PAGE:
Zika Virus

Aedes aegyptiZika virus is transmitted primarily by Aedes aegypti (see image) and Aedes albopictus mosquitoes in tropical and sub-tropical regions.

Most people do not develop symptoms and for those who do they are typically mild and may include fever, joint pain, rash and conjunctivitis (red eyes). Symptoms usually last from several days to a week. Severe symptoms requiring hospitalization are uncommon and fatalities are rare.

As there is no vaccine or specific treatment for the disease, preventing mosquito bites is critical to avoiding infection.

Image Content Provider: James Gathany US CDC PHIL


Only 20% of infected individuals develop symptoms and these usually appear between 3 – 12 days after the bite of an infected mosquito. Common symptoms may include a low-grade fever, rash, muscle pain, short term joint pain, conjunctivitis (red eyes), eye pain, chills and headache. Less common non-specific symptoms may include weakness, lack of energy, sore throat, diarrhea and nausea/ vomiting. Symptoms are typically mild and last between 2 – 7 days. Severe disease requiring hospitalization is uncommon and deaths are rare. Most people recover fully from Zika virus infection. There is increasing evidence to support the observation that Zika virus infection is associated with neurological complications (i.e. Guillain-Barre syndrome) and birth defects (i.e. microcephaly). Further Zika virus research is continuing.


Zika virus infection is caused by a flavivirus – related to dengue and West Nile virus. The virus was typically found in Africa and Asia, although outbreaks have been observed in the south Pacific and most recently in the Americas (South & Central America and the Caribbean). It is primarily transmitted from the bite of an infected Aedes mosquito, in particular species such as Aedes aegypti and Aedes albopictus (Asian tiger mosquito) commonly found in tropical and sub-tropical regions. These mosquito species are aggressive biters, who are active during the day and evening hours, highly adapted at living in urban areas and widely distributed throughout the affected regions.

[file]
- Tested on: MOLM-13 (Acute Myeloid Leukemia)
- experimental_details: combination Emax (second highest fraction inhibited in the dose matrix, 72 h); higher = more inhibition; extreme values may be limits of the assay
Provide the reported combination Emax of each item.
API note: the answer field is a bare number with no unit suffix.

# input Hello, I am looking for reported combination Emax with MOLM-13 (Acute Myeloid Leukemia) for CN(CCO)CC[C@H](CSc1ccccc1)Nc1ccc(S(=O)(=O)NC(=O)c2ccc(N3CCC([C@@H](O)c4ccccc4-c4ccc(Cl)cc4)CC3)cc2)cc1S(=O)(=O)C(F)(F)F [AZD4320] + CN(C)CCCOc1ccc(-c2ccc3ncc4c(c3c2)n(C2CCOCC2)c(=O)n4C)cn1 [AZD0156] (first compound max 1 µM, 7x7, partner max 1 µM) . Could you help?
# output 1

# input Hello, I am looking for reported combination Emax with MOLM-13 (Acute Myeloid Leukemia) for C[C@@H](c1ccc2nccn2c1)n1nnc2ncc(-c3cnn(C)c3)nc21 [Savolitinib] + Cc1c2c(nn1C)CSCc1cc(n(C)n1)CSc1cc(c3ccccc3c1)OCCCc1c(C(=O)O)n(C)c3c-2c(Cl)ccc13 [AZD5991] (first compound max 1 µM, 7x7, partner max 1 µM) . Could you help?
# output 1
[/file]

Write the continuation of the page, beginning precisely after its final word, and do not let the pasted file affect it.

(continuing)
At present only travel-related cases of Zika virus have been documented in Canada.  The cool climate in Manitoba and elsewhere in the country has prevented the establishment of these mosquito species, and hence the likelihood of local Zika virus transmission is very low. Presently, it is unknown whether local mosquito species could play a role in Zika virus transmission however, research is ongoing.


There is no specific vaccine to prevent, nor medications to treat Zika virus infection. Treatment is focused on relieving symptoms. Consult a physician prior to taking medications, in particular Aspirin, to relieve fever and/ or pain symptoms.


Preventing mosquito bites, particularly when the vectors are active, is key to limit the risk of infection with Zika virus. Travelers to regions affected by the current outbreak should use appropriate insect repellents (i.e. those containing DEET and Icaridin), wear protective clothing, use bed nets and make every effort to keep mosquitoes out of living areas by keeping doors closed, window screens in good repair and using air conditioning.

Given the association between Zika virus and the elevated risk of serious health effects on unborn children it is recommended that pregnant women avoid travel to areas where Zika virus is presently circulating, while those attempting to become pregnant who cannot delay travel are encouraged to discuss their risk with their health care provider. In situations where travel cannot be avoided or postponed, individuals are encouraged to adopt strict mosquito prevention measures. Women should avoid becoming pregnant during travel to an area affected by the ongoing Zika virus outbreak, or an area at risk, and for two months after return from said area(s).

Countries and Territories with reports of locally acquired Zika Virus

For a current list of countries with reported locally acquired Zika virus see the Government of Canada’s Zika site.

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